Northwest Arkansas Times from Fayetteville, Arkansas on June 30, 1974 · Page 1
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June 30, 1974

Northwest Arkansas Times from Fayetteville, Arkansas · Page 1

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Fayetteville, Arkansas
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Sunday, June 30, 1974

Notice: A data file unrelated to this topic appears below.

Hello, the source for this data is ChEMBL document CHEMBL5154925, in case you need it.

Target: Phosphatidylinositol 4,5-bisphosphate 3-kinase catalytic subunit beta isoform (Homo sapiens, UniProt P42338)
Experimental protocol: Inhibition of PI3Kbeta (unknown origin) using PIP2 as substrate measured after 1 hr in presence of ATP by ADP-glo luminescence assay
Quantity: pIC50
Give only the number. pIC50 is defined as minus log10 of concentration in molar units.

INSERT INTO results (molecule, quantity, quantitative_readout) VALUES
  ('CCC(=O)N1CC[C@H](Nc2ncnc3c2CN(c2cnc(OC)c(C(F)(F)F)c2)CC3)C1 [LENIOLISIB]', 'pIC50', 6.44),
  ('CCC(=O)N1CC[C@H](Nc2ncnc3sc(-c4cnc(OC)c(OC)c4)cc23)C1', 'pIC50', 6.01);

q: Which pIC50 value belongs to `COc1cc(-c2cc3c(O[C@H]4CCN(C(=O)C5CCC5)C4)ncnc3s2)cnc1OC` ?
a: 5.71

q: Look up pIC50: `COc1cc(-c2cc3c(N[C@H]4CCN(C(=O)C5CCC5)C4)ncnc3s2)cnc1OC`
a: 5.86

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llStfiYCAR-NUMKR 17 The Public Interest Is The First Concern Of This Newspaper FAYETTEVILLE, ARKANSAS, SUNDAY, JUNE 30, 1974 £82 PAGR-2S CENTS Congress Hearing Completion Of Pension Reform Law WASHINGTON (AP) - Historians will record the 93rd Congress for its Watergate probe and impeachment inquiry, but millions of ordinary Americans may remember it as well for protecting their pensions. Pension reform legislation is coming -- after years of risk and worry by workers who saw and heard about cases of heartbreak, hardship and financial horror because promised retirement benefits somehow got lost along the way. "In all too many cases," a labor specialist once said, "the pension promise shrinks to this: "If you remain in good health and stay with the -same company until you are 65 years old, and if the company is still in business, and if your department has not been abolished, and if you haven't been laid off for too long a period, and if there is enough money in the fund, and if that money has been prudently managed, you will get a pension." But now, through a bill known simply as U.K. 2, after one of the most difficult legislative operations ever ' undertaken, the fruit of many years of congressional labor is virtually ready. As Rep. AI UUman, D-Ore., chief author of the bill's tax features, told the House earlier this year as it worked on U.K. 2: "It represents landmark legislation whose beneficial effects in protecting the pension rights of individuals and encouraging more adequate provision for the retirement of all gainfully employed people will be felt for decades to come." The Senate passed its version by 934. The House .passed Human's by 375-4. The goals of these separate measures were the same, but a summary of differences between them filled four books. At last, following a lengthy set of meetings. Senate- House conferees are within one wrap-up session of delivering a massive compromise for the expected swift final okay by Congress and anticipated signature of the President. The new legislation would not force companies to provide pension plans. But it would set rules for existing programs and any started during the coming years. Wealthier professional people also would gain more generous tax breaks. The bill seeks to guarantee that those -enrolled in pension plans actually get benefits when they retire. It gives workers permanent vesting rights; there would be contribution standards to guard against in adequate financing; and an employer-financed bgovernment operated insurance s y s t e m would protect workers against Josses of benefits if a pension plan fails. Stricter fiduciary standards would be a voluntary process of portability so a worker could take pension rights' from one job to another. Vesting simply means giving a nonforfeitable right to benefits even if the worker loses or leaves his Job before he retires. Roughly 30 million - workers are covered by private pension programs which have more than $150 billion in assets. That is about half of the private non- f a r m work force, and the new legislation is expected to hike the number. Better tax breaks provided through the bill, meantime, would benefit taxpayers by some §450 million annually. More generous pension-connected tax treatment would be provided for self-employed persons such as lawyers and doc- In Special Legislative Session. Key Spending Bills Still Pending LITTLE ROCK (AP) -- The major spending proposals have yeL to get the attention of legislators in the special legislative session. Gov. Dale Bumpers told the Legislative Council the week before the session that he would like to see the work completed in one week--he grinned broadly when he said it. But few of the big items in his call for the session came up during the first four legislative days. Friday was not a meeting day because legislators' motel and hotel accommodations for the weekend had been committed earlier to delegates to a convention of Jehovah's Witnesses. The governor's request for $1.5 million more for the free textbook program was approved as were his requests for $300,000 for the Arkansas School for the Blind, $300,000 for the Arkansas School for the Deaf, $2.1 million for 13 construction projections under the Social and Rehabilitative Services Department, $380,000 for expansion of the women's refor- matory at Pine Bluff, and $524,000 for Educational Television Commission transmitter towers. The obstacle to action on the larger measures was the impasse between Bumpers and legislators on the biggest item--salary increases for state employes, public school leach- ers, and employes of state-sup- Colombian Landslide Toll Expected To Exceed 2M BOGOTA. Colombia (AP) -"The earth began to rumble like when thousands of horses gallop on the range. I felt myself sink up to my waist. Something hit me on the head, and 1 lost consciousness." That was all Mauricio Forian, a Colombian peasant, remembered of a massive Andean landslide Friday that authorities said killed more than 200 persons. Gen. Jose Jaime Rodriguez, Colombia's Civil Defense director, said Saturday that 50 bodies had been recovered and 101 persons hospitalized. "We 1 never know exactly the number of victims of this national tragedy," Rodriguez said, but "if the information we possess ... is correct, we would calculate the number of dead would rise to more than 200." Rescue workers were digging for bodies under the threat of more slides, 'beneath shifting masses of rocks and mud. Rodriguez said the avalanche, about 95 miles east of Bogota on the road to Villavicencio, buried more than 20 vehicles, including six- loaded buses. COMMUNICATIONS CUT Communications wilh Villavicencio, capital of the state of Meta, remained cut off Saturday. Witnesses said the cascading earth and rocks, which covered more than 800 yards of the t w i s t i n g highway, pushed around tractors and other heavy equipment like toys. It pitched many into a ravine known as Quebradablanca, or White Gully, and posed a threat of floods by damming a river at the bottom of the ditch. Forian. who liver, near the slide area, told newsmen that after he blacked out, "Someone lifted me up by my arms. 1 thought I was dreaming, but I awoke in the hospital." Bobby's Bluff Foils NICE, France (AP) -- The International Chess Federation refused Saturday to change its world title rules to suit Bobby Fischer and gave the American champion 90 days to decide whether he wants to rescind his resignation and defend his crown. The federation's General As- semblj' brushed aside picas from American chess officials and voted more than 2to-l to confirm its rules for the 1975 world championship. Fishcer's objections to the rules led him to resign the world title on Friday. Another survivor, Antonio Segura, related his horror at seeing victims covered by tons of debris. "A mass of earth, mud and rocks began to chase us down the slope of the mountain," he said. "We watched horrified as children and'adults were buried among heart-vending cries for help. 1 saw a man about SO holding a child by the hand. "They ran beside me helplessly. I Jumped to one side when a giant rock rolled toward us. The man. with his eyes filled with terror, jumped with the child Into the chasm. The earth grabbed them, buried them, and I never saw them again." The government declared the area a disaster zone and sent in a rescue team of 100 soldiers, police and civil defense and Red Cross volunteers. Youth Killed In Accident A 15-year-old rural West Fork youth was killed early Saturday evening in a farming accident at a farm near his home at Strickler. The victim was identified as Jerry Sevedge of Route 1, West Fork, who had moved to the area only recently from Colorado Springs, Colo. He was pronounced dead on arrival at Washington Regional Medical Center. The youth, along with two other persons, were hauling hay In a field near Sevedge's home when the 7 p.m. accident occurred. Sheriff's, deputies who investigated said young Sevedge was standing on the bed of a hay truck driven by Stanford Ramey, 20, also of West Fork Route 1, when he slipped and fell. In falling he struck the rear dual wheels of the truck and was run over. The victim was laken to the hospital by a Luginbuel ambulance. The Horse Knows The Way Debbie Kvhalachek and Paige Hammett started for a ride at Dallas, Tex., with Dehhle on her horse Navajo, and Paige on her hike. When Paige had a Hat, Navajo was pressed Into service as a tow (ruck. (AP Wirephoto) EKEfflm^ NEWS BRIEFS No Rain Likely A high pressure ridge over the southeastern states began rebuilding westward Saturday and decreased the chances of weekend showers in Arkansas. Very little change in the state's weather picture was expected through Monday wilh partly cloudy skies, warm days and fair and mild nights expected. Station Looted SPRINGDALE -- Two adding machines and one typewriter, valued at a total of $700, were reported stolen from the Hembree Service Station, Hwy. 71 south, late Friday night. Police said entrv to the b u i l d i n g w a s gained b y breaking a glass out of a window and then unlocking the door. Crop Duster Killed HAZEN. Ark. (AP) - A Texas pilot was killed early Saturday when his crop duster crashed into a soybean field two miles west of .here along on Arkansas 248. Trooper James McElroy iden tified the victim as Dan Asbille 30. of'Euliss. McElroy said the wing of As bille's plane struck the top of a tree after the plane made a pass over the field. Crash Kills 29 MEXICO CITY (AP) -- At least 29 persons were killed and more than 40 injured Saturday when a crowded suburban bus slammed into the side of a hill near here, the Red Cross said. The incident occurred on a regional highway about 10 miles northwest of Mexico City. Cause of the crash was not known at once. ported colleges and universities. The governor's original plan of giving raises equal to 5.5 per cent of the employe's salary got little sympathy among lawmakers, who prefer to give across-the-board increases of equal amounts for state em ployes, teachers and professors. The Joint Budget Committee finally made a recommendation Thursday--$425 for state env ployes, $351 for teachers, $268 for college personel. The com mittee meels again Monday and likely will be asked by people of opposite perspectives to make some changes. Bumpers wants the committee to back away from that recommendation and approve something more akin to what be is supporting. Supporters of the committee recommendation would like the flat amount for college personnel raised to level recommended for public school teachers. A main bone of contention between the committee and the governor is the distribution ol the money for teachers and state employes. The governor wants the teachers' increases distributed through the Minimum Foundation Aid Program, which contains an equalizing formula. He wants state employe pay raises to be a one step jump in the state's Job Classification and Compensation Plan. BILLS DELAYED The major items -- supplemental college construction ap- propriaions -- in his $30 million capital outlay plan also are awaiting action. Bumpers' bill to appropriate $2 million for purchase of- equipment at the University of Arkansas Medical Center in Little Rock has been introduced, but he has not introduced a bill to appropriate the $8.3 million he wants for UAMC construction. This money would supplement $18 million appropriated last year for construction at the medical center. Bumpers is waiting to see how much legislators are determined to add to other college construction requests before submitting the UAMC bill and other UA construction proposals. Another proposal pending is the bill to appropriate $4.5 million for expansion of the kindergarten program the state established in public schools last year. But perhaps the most controversial item will be the proposed expansion of the state's medicaid program. Dr. Roger Bost, head of the SRS Department, has been before legislators a half-dozen times in the last two weeks explaining the plan, but many still seem dissatisfied with it. Underlying some of the opposition is a desire to delay implementation of the expansion until January, when a new governor will lake office. Bumpers is the Democratic nominee for the U.S. Senate. Guerrillas Jailed CAIRO (AP) _ Egypt has jailed not only the eight Palestinians convicted of killing three diplomats in Khartoum hut also five terrorists accused of blowing up an American jetliner at Rome last December, a Western source said Saturday But Mutt Jones Won't Go Away Senators Uneasy In Role As Judges LITTLE ROCK (AP) - The case of Sen. Guy H. "Mult" Jones Sr. of Conway has put the Senate in the role of ju'fge ·nd jury, a role in which many senators seem illat-ease. Sen. Morrell Gathright nf Pine Bluff, one of 10 senators named to a committee to make preparations for handling the case, summed it up in a speech to the Senate one day last week. "I don't like having to face ftis problem any more than m do." be told h i j colleagues. But iff befort uj and we've got to deal with it." Jones was sentenced in April 1873 to three years on probation and payment of a $5.000 fine after being convicted on four federal felony income tax charges. The state Constitution says no one convicted of an "infamous crime" can hold any office "o/ trust or profit" In the state. The special committee was formed to set up procedures 'o: an inquiry to determine whether Jones will be permitted to continue In the Senate. Sen. Bill H. Walmsley of Ba- les vi lie and six others sponsored the resolulion. Although the business of the Senate requires (he members to frequently disagree wilh Ihe judgment of one another, the Jonts case puis Ihe practice in a different light. It no longer is a question of the merit or folly of some proposal. It is n question of Ute senator himself. "He's supported some of rr.y bills and he's voted against some and I've done the same with him," iald one tenator last week. "I don't like having to make this decision. "If Ihis were a court of law, we wouldn't cien be allowed to sit on a jury tnat involved him, but in this case we are the only jury allowed by the Con- slilution." T h e Walmsley resoluton passed without dissent Monday, but the air held the hyperbolic chill--understandably, if not excusably, so. As perhaps the most exclusive club In Arkansas, membership 35, Ihe Senate functions u n d e r written rules in a procedural manual, itat* law, and the Constitution But it also ha« unwritten among gentlemen," which require, in essence, that members of the club deal squarely with each other. The theory ir that a senator, seeking commitments of support for his bill, has a right to expect those who pledge support to keep their word. But it extends beyond that. The extension, in practical effect, prohibits one senator from taking steps lo defame another. Editorial writers m»y say CONTINUTD CCT P4CI TWO tors who could get a tax deduction by setting aside up to $7,500 a year for personal retirement plans, compared to the existing limit of ?2,500 annually. This would be effective thij year. Beginning next year, for the first lime, workers not covered by a company plan would be ajlowed to set up similar individual retirement programs but tho maximum tax-deductible contribution would be $1,500 a year. (CONTINUED ON PAGE TWO A Cool Pause On The Trail A group of campers, led by a park naturalist, pause during a nature hike to study fish In Lee Creek at Devil's Den Stale Park in south Washington County. The rediscovery of the park by fuel- conscious Arkansans is described on page ID. (TTMES- photo hy Ken Good) Rodeo Of The Ozarks To Open Monday Night SPRINGDALE -- More than 200 horsemen and women will gallop into the arena at Parsons Stadium Monday night to open the first performance of the 30th annual Rodeo of the Ozarks. C o w b o y s from across the nation will compete in the five events: Saddle bronc riding, Dareback riding, bull riding, steer wrestling, and calf roping Cowgirls will vie for fastest times in the barrel racing event. Approximately 200 contestants are expected this year. Grand entry into the area at Parsons Stadium is at 8 p.m. each night of the rodeo -- Mon- day through Thursday. Prior to the 'grand entry, Shetland pony races for families will be held iii the arena. Appearing in each night's grand entry will be the 11 contestants for the crowns of Miss Rodeo of the Ozarks and Miss Rodeo Arkansas along with Hie Rodeo Host Queen, Debbie Garrett; the 1973 Miss Rodeo of the Ozarks, Connie Jo Cohea, and the 1973 Miss Rodeo Arkansas. Miss Chry Novak. Hadley Barrett of Norlh Platle, Neb., will announce at 2ach performance. Barrett, who has announced at previous Rodeo of the Ozarks performances, was selected lo announce Isabel Peron Takes Power BUENOS AIRES, Argentina (AP) -- Vice President Isabel Peron took over as acting president Saturday so that her .husband could continue medical treatment for a serious ailment. Peron, elected president in September in a dramatic return after 18 years' exile, was ordered to lake "absolute rest" while doctors treated what they said was infectious bronchitis with heart complications. The 78-year-old president transfcred the mandate during a cabinet me«?iing at his official mansion in t h e Buenos Aires suburbs. He remains as president but his wife has his full powers until he takes them back. Isabel, an attractive 43-year- old former dancer, wilh no former polilical experience, rm Ihe country under a similar mandate for two days whnn Peron took brief trips to neighboring Uruguay and Paraguay. ANNOUNCES STEP She announced the step over .clevision, with her face an emotionless mask, her chestnut lair swept up in an elegant boullanl. "I have assumed this ex- .raordinary responsibility u n d e r he upright inspiration of General Peron. I call for the solidarity of Argentines and ask jod for his protection," she said. Armed forces and opposition leaders called for universal support of the constitution, which allows Mrs. Peron to assume the mandate, but there was little immediate public reaction. The Peron'Et Youth, a leftist group of 250,000 which tm juestioncd Mrs. Peron's posi- .ion in the past, announced it3 jnconditional support for her, however. A medical bulletin Friday night said Peron needed rest and medication, but it did not say for how Icng. and it gave no indication a* to the degree of seriousness. f. here by the national Rodeo Cowboy Association. Stock will again be provided by Hie Elra Buellcr and Sons Company, under the direction nf Jiggs Beutler. Total prize money this year is $18,000. CLOWNS TO PERFORM During each performance, two clowns will, perform as well as help with the bulls in tha arena. On hand to entertain will be Dan Willis of Aqiiilla, Texas, and Wilbur Plairgher of Fresno, Calif. Plaughcr clowned around the arena at last year's rodeo. Some special performances are planned during the four nights. Mexican "charro" (cowboy) Francisco Zamora of Tia- j u a n a , Mexico, will entertain. Former winner of the National Twirling Contest Joyce Rice of Glcnview. III., will twirl batons, flags, and knives. For the Monday and Tuesday night performances, a group of eight men from Fort Sill. Okla., will fire a 75 millimeter field gun immediately before the National Anthem is played. Rohert Wagoner, music director of the First Baptist Church, w i l l ' lead t h e N a t i o n a l Anthem. Scores will be kept each night wilh cash prizes awarded after Hie final performance to cowboys and cowgirls with the best average times and the best times in ejich go-round of the competition. ISABEL PEKON .. .takes over as acting president LOCAL FORECAST- Partly cloudy u i t h hot clays and clear, mild nights through Monday. High today in the upper 80s to low OOs. law tonight low to mid 60s. Sunset today 8:37; sunrise Monday 6:03. Weather man on page 6D. Truck Driver Killed 1'KNCIL BLUFF. Ark. (AP) -- Ray Don Hamby, 41 of Wichita Falls. Tex., was killed Saturday when he lost control of the pickup t r u c k he .VFIS driving on U.S. 270 less than a iiile east of the Scott Countv inc near here. State Police said. Trooper J u l i a n Cooper said the accident occurred when tho pickup [ruck failed to m a k e a curve, went on', of control, went off the left side of the highway, returned to the center of the ijghway and ovxreturned. Hamby was pinnM in the truck. Four other persons who were njurcd were laken to Ouachita Hospital in Hot Springs. Inside Sunday's TIMES Young Pianist To Perform At UA 3A Bicentennial Bock To Grassroots 5A Father Of The Bride Faces Expenses a Crossword Pvnle 7^ Arkomans Rediscover DeviKs Den JD Big Brother Mentality Seen hi BiN u Editorial ,,... 4A Sports 1C-5C For Women 1B5B Entertainment ..,.!... JB Book Renews ., 8B Classified 4D 6D